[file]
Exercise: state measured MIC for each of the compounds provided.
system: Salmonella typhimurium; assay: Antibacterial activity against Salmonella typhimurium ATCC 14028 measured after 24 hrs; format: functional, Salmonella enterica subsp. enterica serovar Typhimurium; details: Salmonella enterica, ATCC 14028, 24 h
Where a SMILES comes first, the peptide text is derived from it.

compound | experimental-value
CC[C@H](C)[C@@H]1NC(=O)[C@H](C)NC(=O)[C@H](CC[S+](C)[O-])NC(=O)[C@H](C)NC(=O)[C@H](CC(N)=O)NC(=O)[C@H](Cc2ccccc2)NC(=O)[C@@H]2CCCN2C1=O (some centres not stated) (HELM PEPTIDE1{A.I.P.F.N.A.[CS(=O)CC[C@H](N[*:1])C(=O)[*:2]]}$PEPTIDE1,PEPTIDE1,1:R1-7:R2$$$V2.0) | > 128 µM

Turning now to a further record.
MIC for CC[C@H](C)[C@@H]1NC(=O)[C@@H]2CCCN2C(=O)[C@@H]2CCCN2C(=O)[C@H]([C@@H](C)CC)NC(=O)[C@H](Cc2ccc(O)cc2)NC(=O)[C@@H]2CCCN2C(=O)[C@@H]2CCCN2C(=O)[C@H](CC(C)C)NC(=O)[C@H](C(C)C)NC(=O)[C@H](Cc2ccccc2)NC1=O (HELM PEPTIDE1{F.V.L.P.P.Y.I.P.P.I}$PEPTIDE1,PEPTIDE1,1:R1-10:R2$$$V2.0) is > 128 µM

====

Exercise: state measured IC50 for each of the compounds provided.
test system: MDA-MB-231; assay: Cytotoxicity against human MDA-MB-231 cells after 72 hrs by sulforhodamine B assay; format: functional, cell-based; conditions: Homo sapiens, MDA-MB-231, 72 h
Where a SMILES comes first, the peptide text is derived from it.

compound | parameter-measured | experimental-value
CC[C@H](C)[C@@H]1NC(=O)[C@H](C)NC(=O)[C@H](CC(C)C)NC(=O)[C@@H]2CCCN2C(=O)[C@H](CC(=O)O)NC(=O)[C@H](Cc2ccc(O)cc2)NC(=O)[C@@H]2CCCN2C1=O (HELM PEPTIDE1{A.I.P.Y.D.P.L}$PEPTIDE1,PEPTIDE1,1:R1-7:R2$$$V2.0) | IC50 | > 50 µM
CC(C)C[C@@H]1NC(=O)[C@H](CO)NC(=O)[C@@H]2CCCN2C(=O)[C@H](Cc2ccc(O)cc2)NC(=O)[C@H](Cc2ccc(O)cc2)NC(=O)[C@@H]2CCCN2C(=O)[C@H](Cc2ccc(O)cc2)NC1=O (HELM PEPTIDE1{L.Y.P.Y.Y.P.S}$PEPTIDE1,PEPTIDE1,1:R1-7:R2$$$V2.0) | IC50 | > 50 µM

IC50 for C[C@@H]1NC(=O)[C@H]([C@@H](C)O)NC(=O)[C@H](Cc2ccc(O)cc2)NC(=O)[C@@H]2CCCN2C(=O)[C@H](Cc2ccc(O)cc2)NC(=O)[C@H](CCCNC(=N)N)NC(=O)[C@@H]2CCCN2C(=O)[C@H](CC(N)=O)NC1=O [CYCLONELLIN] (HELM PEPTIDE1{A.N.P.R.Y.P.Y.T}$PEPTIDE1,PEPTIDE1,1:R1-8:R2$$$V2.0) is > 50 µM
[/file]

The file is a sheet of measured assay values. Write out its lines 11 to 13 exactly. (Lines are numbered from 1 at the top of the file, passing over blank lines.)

Where a SMILES comes first, the peptide text is derived from it.

compound | parameter-measured | experimental-value
CC[C@H](C)[C@@H]1NC(=O)[C@H](C)NC(=O)[C@H](CC(C)C)NC(=O)[C@@H]2CCCN2C(=O)[C@H](CC(=O)O)NC(=O)[C@H](Cc2ccc(O)cc2)NC(=O)[C@@H]2CCCN2C1=O (HELM PEPTIDE1{A.I.P.Y.D.P.L}$PEPTIDE1,PEPTIDE1,1:R1-7:R2$$$V2.0) | IC50 | > 50 µM